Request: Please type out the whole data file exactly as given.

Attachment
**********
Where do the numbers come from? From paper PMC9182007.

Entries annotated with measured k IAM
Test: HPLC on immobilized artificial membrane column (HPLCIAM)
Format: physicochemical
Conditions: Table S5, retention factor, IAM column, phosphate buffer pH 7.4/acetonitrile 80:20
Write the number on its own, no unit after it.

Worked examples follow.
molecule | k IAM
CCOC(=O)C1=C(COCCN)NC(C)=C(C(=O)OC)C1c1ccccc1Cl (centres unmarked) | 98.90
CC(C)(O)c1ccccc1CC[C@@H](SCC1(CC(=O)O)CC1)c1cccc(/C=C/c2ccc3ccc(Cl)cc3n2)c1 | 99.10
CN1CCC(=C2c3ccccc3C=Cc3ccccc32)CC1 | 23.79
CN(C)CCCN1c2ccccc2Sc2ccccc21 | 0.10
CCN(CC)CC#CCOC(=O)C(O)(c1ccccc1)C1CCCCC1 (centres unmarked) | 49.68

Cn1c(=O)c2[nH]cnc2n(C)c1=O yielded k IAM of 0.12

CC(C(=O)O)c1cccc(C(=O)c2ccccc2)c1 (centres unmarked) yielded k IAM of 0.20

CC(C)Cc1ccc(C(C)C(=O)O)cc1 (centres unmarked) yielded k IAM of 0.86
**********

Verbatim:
Where do the numbers come from? From paper PMC9182007.

Entries annotated with measured k IAM
Test: HPLC on immobilized artificial membrane column (HPLCIAM)
Format: physicochemical
Conditions: Table S5, retention factor, IAM column, phosphate buffer pH 7.4/acetonitrile 80:20
Write the number on its own, no unit after it.

Worked examples follow.
molecule | k IAM
CCOC(=O)C1=C(COCCN)NC(C)=C(C(=O)OC)C1c1ccccc1Cl (centres unmarked) | 98.90
CC(C)(O)c1ccccc1CC[C@@H](SCC1(CC(=O)O)CC1)c1cccc(/C=C/c2ccc3ccc(Cl)cc3n2)c1 | 99.10
CN1CCC(=C2c3ccccc3C=Cc3ccccc32)CC1 | 23.79
CN(C)CCCN1c2ccccc2Sc2ccccc21 | 0.10
CCN(CC)CC#CCOC(=O)C(O)(c1ccccc1)C1CCCCC1 (centres unmarked) | 49.68

Cn1c(=O)c2[nH]cnc2n(C)c1=O yielded k IAM of 0.12

CC(C(=O)O)c1cccc(C(=O)c2ccccc2)c1 (centres unmarked) yielded k IAM of 0.20

CC(C)Cc1ccc(C(C)C(=O)O)cc1 (centres unmarked) yielded k IAM of 0.86